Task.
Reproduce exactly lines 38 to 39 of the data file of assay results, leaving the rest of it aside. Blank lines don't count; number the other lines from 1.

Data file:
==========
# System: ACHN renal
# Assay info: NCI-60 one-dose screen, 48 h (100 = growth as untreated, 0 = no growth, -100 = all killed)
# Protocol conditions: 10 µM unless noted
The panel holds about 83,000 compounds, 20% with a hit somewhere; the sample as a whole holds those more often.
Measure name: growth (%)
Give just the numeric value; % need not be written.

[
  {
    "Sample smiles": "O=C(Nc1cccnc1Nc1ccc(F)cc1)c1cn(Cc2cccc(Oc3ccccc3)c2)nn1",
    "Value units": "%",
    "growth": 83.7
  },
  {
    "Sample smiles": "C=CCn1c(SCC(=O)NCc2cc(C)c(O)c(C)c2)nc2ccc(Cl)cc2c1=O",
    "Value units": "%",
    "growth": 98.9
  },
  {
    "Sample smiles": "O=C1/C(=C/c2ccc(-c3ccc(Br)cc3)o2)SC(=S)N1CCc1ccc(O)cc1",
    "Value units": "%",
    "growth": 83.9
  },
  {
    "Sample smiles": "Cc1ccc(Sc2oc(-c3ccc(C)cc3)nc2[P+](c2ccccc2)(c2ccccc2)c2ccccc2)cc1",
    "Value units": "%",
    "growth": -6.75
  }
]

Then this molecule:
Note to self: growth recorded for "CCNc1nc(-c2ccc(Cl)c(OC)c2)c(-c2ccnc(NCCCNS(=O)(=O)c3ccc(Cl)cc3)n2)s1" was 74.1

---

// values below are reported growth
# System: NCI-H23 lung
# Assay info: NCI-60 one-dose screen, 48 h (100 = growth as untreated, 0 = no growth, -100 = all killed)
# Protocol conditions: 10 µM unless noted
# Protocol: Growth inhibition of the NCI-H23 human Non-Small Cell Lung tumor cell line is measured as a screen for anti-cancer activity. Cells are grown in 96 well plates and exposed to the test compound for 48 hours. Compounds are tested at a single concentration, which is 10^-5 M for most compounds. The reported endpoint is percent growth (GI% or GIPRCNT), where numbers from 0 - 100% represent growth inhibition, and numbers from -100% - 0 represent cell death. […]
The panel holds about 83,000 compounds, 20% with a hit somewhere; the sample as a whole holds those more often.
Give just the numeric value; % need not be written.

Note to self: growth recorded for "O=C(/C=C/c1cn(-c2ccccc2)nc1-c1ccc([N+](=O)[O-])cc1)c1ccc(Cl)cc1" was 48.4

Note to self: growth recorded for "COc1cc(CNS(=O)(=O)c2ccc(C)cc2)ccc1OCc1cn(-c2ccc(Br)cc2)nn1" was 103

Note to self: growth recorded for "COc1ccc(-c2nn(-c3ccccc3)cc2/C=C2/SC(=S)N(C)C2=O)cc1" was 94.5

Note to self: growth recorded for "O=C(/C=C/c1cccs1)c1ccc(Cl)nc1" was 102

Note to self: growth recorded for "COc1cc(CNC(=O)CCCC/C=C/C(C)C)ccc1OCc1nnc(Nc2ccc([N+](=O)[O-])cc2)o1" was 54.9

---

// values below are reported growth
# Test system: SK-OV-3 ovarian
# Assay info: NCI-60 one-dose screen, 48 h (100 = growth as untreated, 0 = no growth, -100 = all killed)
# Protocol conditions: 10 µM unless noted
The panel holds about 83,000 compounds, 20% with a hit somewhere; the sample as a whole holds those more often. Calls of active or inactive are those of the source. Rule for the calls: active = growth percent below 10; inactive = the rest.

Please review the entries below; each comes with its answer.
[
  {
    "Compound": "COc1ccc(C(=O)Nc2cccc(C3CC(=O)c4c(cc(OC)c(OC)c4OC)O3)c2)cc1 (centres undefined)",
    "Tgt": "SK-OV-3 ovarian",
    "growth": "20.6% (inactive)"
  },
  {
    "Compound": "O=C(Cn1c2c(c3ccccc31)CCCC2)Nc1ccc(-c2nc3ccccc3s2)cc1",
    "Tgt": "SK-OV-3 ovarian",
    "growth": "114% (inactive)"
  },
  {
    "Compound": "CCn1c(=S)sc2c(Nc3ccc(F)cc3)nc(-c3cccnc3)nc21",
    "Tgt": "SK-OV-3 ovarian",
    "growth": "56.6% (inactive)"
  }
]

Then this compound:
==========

Give just the numeric value; % need not be written.

Note to self: growth recorded for "O=C(/C=C/c1cn(-c2ccccc2)nc1-c1ccc([N+](=O)[O-])cc1)c1ccc(Cl)cc1" was 48.4